Contribute to Esri Basemaps with the New Community Maps Editor App
When Esri users share their authoritative data and services, the wider GIS community benefits greatly from having access to more up-to-date, accurate, and verified maps and basemaps. The Community Maps Program facilitates these updates by offering a channel through which organizations can contribute their data to ArcGIS.
To make it easier to submit data, Esri recently released the new Community Maps Editor app in beta. The app streamlines the data submission process by connecting participants with an efficient way to create and edit detailed features for special areas of interest within their communities.
Additional Detail Leads to Better Accuracy
Esri’s Community Maps Program is a cooperative effort to develop a suite of authoritative, global maps for use by a variety of applications, from ArcGIS Desktop and ArcGIS StoryMaps to mobile and custom web apps. With the Community Maps Program, contributed data is hosted in layers and basemaps in ArcGIS Online, enriching the data available to the Esri community. Contributed data is free to ArcGIS users as part of ArcGIS Living Atlas of the World.
Through Community Maps, Esri includes authoritative data from thousands of organizations in the ArcGIS user community to enhance the following:
Communities can contribute data or services that add detail and context to the local maps and apps that serve their citizens. These contributions not only allow local customization and broader use of community data, but they also offer communities the opportunity to put the intricacies of their neighborhoods on the map. Users can provide the following:
- Point of interest labels, streets and parking lots, sports facilities, and landscaping
- Building footprints and addresses, including rooftop points
- Land elevation, bathymetry, hydrology, and stream gauges with real-time monitoring
- Basemap layers and high-resolution imagery
In continuing to develop this program, Esri built the Community Maps Editor app, an interactive app that enables users to create large-scale features and add more detail to Esri’s basemaps. The app’s powerful and intuitive editing environment makes it easy to create and share campus-level elements, such as sports fields, tennis courts, and athletic tracks.
Longtime Community Maps Program participant Joe Borgione uses the Community Maps Editor app to add these types of features, making his workflows more efficient. As an analyst with Salt Lake County in Utah, Borgione has helped update Esri basemaps to support local map precision and better community representation. For him, having the latest data on a map—whether it concerns sports stadiums or neighborhood parks—makes an impact.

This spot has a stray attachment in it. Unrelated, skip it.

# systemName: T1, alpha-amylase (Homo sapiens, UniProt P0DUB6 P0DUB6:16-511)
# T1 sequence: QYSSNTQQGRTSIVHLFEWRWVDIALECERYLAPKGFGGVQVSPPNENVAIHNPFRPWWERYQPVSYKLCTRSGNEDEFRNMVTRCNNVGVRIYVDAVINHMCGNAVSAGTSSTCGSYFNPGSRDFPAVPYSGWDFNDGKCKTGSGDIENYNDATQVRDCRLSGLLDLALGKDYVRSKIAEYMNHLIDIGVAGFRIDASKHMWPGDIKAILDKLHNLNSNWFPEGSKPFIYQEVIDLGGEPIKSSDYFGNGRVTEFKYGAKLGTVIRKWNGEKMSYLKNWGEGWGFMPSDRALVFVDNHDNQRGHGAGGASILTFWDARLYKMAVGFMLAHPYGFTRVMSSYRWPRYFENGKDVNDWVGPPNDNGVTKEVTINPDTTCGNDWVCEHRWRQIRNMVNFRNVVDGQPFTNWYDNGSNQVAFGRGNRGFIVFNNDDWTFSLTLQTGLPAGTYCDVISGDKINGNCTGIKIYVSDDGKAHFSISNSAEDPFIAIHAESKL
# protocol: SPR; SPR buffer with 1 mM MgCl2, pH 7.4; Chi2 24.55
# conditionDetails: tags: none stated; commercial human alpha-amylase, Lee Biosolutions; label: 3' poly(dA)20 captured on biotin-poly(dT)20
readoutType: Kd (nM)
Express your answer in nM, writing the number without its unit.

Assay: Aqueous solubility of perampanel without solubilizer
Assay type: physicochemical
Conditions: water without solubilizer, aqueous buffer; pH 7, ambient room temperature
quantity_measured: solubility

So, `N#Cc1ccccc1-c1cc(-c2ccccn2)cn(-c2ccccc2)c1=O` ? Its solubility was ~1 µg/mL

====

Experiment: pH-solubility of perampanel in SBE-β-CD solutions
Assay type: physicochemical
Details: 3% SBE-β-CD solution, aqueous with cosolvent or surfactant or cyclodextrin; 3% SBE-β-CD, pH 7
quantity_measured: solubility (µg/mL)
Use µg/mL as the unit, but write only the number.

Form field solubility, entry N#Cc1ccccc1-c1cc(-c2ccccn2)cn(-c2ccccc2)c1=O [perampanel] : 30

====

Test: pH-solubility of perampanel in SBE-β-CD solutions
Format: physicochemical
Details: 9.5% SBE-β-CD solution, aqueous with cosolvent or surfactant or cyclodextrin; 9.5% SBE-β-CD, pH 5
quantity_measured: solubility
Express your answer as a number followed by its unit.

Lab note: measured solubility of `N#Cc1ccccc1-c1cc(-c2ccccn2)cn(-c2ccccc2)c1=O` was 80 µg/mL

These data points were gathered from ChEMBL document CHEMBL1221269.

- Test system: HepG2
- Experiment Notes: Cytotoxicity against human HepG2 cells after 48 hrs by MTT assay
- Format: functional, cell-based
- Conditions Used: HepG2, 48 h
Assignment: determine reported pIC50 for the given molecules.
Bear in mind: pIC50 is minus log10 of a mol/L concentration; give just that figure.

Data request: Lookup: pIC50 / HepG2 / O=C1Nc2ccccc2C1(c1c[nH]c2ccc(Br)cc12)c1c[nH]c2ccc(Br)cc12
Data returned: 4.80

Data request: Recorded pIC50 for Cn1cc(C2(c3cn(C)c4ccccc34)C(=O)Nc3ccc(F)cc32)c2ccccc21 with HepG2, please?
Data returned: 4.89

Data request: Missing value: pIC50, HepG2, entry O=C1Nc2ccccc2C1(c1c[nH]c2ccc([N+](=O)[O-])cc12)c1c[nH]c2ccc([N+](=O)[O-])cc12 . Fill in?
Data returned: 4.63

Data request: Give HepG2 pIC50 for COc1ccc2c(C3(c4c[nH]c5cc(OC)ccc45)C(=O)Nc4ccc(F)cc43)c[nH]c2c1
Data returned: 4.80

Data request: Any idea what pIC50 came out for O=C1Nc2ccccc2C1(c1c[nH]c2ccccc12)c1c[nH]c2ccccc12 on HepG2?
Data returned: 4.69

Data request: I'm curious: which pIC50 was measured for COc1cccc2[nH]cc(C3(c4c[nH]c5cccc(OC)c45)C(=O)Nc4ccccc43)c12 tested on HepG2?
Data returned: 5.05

“Working with databases, I have developed an eye for accuracy,” he said. “Having the most accurate and up-to-date data in the community maps is something I strive for.”
In turn, Borgione’s team can work with the best available data in the field to make better decisions, and other organizations can benefit from that, too.
How to Share, and Then Use, Community Data
Esri basemaps are powered by Esri’s extensive portfolio of authoritative data available in Living Atlas, the foremost collection of geographic information from around the globe. The basemaps are curated for quality and updated every three weeks.
When used in analyses alongside additional data, including the ready-to-use demographic and environmental layers in ArcGIS, basemaps provide context for a range of inquiries, from citizen awareness and policy mapping to environmental change detection and management. Esri cartographers and database engineers curate the basemaps to provide the best-available map coverage on a global scale.
To get started with contributing to these basemaps, go to the Community Maps Editor app and select an action: Provide Feedback, Edit Features, or Share Data. Guidelines for each section are available under More Details. Once data is submitted through the Community Maps Program, Esri’s curators review it to ensure that it is an appropriate addition to Esri basemaps.
Accepted data is then integrated into Esri’s global database and processed for inclusion in online and on-premises data and location service offerings, such as World Imagery and the suite of Esri Vector Basemaps. Many contributed features are suitable for inclusion in basemaps and Data Appliance for ArcGIS, Esri’s on-premises basemap offering. Additionally, address information may be included in ArcGIS World Geocoding Service, World Geocoder for ArcGIS, and StreetMap Premium for ArcGIS.